# Can these climates/biomes exist near each other?

I am writing a story, in which I would like to have three locations within about a half hour to an hour driving distance (assuming population, road systems and automobiles on par with the contemporary real world). The location is unspecified; it is Earth-like, but not necessarily Earth. (As long as "Earth-like plants and animals" are plausible, feel free to play with the planet!)

• Location A has [sub]tropical vegetation and at least one valley/canyon of moderate size. (Something like southern California, or Hawaii, or your stereotypical jungle/rainforest. Basically, I want to transplant something that closely resembles the San Diego zoo here). It needs to be close to a decent sized urban area, but doesn't need to be especially flat.
• Location B is somewhat more temperate and has a mixture of trees (possibly both evergreen and deciduous) and grasses, the latter of which can be due to human activity. It can be a little arid, but closer to the North American East Coast, Midwest or Pacific Northwest is preferred. It needs to be flat enough to support a light to heavy suburban population, as well as several specific locations that are "mostly" flat. (In other words, it isn't San Francisco or the side of a mountain.) Bonus points if the trees change color in autumn.
• Location C has a typical annual snowfall of at least 0.3m. Ideally, C and B would be the same place, or at least within about 15-20 minutes of each other.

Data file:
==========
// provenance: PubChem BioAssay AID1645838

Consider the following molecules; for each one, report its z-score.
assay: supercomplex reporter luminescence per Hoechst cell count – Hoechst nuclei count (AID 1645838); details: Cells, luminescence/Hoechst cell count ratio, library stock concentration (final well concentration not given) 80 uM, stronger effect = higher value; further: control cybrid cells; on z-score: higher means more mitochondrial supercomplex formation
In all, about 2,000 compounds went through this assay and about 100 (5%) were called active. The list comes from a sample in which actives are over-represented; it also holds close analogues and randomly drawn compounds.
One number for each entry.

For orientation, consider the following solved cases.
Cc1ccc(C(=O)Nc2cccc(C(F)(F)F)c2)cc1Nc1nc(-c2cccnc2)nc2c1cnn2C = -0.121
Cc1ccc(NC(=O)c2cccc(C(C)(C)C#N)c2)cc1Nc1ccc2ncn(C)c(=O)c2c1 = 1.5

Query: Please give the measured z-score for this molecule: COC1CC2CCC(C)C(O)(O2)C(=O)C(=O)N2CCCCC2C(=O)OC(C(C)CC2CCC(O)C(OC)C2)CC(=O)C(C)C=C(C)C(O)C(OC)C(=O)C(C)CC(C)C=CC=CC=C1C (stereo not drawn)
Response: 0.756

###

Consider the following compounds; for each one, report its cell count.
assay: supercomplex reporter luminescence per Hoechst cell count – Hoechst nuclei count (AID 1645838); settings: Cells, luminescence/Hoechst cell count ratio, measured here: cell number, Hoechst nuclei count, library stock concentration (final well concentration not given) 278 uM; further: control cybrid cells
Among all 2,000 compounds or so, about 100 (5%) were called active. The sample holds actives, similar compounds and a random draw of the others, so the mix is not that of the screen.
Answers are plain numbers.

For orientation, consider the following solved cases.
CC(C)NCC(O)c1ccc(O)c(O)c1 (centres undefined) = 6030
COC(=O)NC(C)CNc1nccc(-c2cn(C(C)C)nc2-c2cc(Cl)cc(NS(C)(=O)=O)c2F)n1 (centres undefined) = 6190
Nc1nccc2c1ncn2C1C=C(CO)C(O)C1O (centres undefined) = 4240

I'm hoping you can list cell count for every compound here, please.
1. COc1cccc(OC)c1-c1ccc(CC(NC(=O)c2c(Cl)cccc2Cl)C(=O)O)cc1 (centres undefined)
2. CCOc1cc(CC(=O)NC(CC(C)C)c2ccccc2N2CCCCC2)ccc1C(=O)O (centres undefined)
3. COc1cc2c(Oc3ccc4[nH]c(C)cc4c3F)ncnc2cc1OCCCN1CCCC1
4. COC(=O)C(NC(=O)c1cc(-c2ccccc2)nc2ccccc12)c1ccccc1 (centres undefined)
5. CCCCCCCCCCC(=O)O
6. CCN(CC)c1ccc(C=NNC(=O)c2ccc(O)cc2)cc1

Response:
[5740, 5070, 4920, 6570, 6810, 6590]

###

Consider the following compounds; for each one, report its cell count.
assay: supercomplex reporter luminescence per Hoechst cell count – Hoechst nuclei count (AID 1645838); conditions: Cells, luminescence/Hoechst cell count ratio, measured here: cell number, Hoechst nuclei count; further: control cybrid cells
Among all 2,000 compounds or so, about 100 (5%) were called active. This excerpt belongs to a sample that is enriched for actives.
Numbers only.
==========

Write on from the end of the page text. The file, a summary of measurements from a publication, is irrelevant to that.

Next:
Is it possible for such locations/climates/biomes to exist in such proximity? If so, what major geological or geothermal features and/or differences in elevation would be necessary to achieve this? (Maybe the top and bottom of a mesa? A flat-rimmed caldera, with A in the bottom and B on the rim? Maybe location A has some sort of geothermal heat source?)

• Go to Cannes, in southern France. You will be on the shore of the Mediterranean, with typical mediterranean climate; sunbathing in perfectly possible in winter. Admire the Palais des Festivals and the multitude of luxury yachts. Then drive 40 km (25 miles) to the ski resort of Gréolières-les-Neiges. (Or do a Google search for ski resorts côte d'azur.) – AlexP Feb 13 at 20:46
• @levininja, "about a half hour to an hour driving distance"... which, yeah, depends on the roads and what-not, and I know it's a fuzzy answer, but that's what matters story-wise. As a ballpark, call it 40km; it could be a bit more if there's a good freeway for most of that, or less if the roads have to be narrow and winding. – Matthew Feb 13 at 21:03
• Much better this time! Only thing I'd recommend is that you nòt award the Green Check until at least two or three days have passed. This gives you a wider range of answers to review and also doesn't put potential respondents off the task. – elemtilas Feb 14 at 0:34

## The key is coastal mountains, and good roads.

Most of the US West Coast has urban areas that never freeze, perhaps 90 minutes from mountains high enough to provide respectable skiing. Another place that comes to mind is Bergen, Norway.

For instance last year, the ski slopes an hour out from Sacramento/Roseville announced that skiing would continue into July. I am not kidding. There was a lot of snowpack, and it would last that long. The road from Roseville to Truckee is reasonably well-developed; 55 for trucks and all the cars drive 70.

2-lane roads would have the characteristic of US-50, a bit twisty but not excessively so, with most of the distance being a 60 mph cruise except for hairpins and twisty sections here and there. It really depends on how insane you want to make your geography; your snow scenario requires altitude not jaggedness, so you can have snowy regions with gentle, easy-to-build terrain.